Place and Manage Tasks or Jobs in the Background from the Command Line

Posted August 22, 2005 by MickeyMouse in UNIX

Managing tasks or jobs from the command line or terminal is easy in UNIX flavors once you know the simple commands.

UNIX, like other modern operating systems, can easily run multiple tasks at once. If you are running from the command line or terminal, it is not obvious how accomplish this or how to manage multiple tasks.

In UNIX, running tasks are typically called jobs. While running any job, you can stop it by pressing CTRL-Z. Your prompt will once again appear, and you can run more jobs while the original job continues to be active but stopped in the background.

If you want to see what jobs are running, just type jobs. You still see something like the following:

[1]+ Stopped NameofJob

    The number 1 is the job number, “stopped” is the status of the job, and “NameofJob” is the name of the process that you stopped with CTRL-Z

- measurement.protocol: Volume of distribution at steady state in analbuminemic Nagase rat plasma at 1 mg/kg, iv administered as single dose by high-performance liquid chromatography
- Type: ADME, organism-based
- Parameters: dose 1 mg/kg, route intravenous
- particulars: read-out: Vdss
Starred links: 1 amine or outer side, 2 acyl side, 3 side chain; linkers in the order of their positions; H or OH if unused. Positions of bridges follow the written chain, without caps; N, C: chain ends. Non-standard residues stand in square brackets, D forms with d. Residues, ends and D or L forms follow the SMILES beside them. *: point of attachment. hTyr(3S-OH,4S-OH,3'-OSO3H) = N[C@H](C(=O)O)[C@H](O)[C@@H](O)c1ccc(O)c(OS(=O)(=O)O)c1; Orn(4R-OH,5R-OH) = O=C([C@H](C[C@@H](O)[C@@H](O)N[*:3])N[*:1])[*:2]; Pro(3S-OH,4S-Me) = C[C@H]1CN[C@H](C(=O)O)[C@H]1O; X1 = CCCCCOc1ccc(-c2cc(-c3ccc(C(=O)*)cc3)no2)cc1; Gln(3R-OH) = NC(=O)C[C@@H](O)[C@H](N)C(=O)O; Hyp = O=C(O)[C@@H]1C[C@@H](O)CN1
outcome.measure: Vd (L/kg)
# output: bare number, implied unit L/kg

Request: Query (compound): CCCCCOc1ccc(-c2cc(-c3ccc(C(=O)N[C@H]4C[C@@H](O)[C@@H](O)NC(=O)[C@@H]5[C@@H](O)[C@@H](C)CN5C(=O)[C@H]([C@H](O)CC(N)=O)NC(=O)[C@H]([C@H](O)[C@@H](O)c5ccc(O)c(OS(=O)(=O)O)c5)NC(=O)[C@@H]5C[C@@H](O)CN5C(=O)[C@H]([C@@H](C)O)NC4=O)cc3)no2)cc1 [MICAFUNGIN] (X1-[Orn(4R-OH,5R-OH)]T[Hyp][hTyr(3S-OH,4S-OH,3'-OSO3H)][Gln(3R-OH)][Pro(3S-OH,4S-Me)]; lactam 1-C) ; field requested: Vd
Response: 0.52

To restart a job in the background, just type bg %jobnumber. In our case, we would type bg %1.

To restart a job in the foreground, just type fg %jobnumber. In our case, we would type fg %1.

The command jobs -pl will give you a list of the jobs plus the process ID:

[1]+ 26427 Stopped NameofJob

    The number 26427 is the process ID in this example.

Knowing the process id is helpful because you can use it to completely stop a job. The format of this command is as follows:

The command kill -15 processid will attempt to shutdown the job safely.
The command kill -9 processid is used more frequently and simply aborts the job.

Therefore, to stop NameofJob with the process ID of 26427, I would type the following:

    kill -9 26427

The Conversation

Follow the reactions below and share your own thoughts.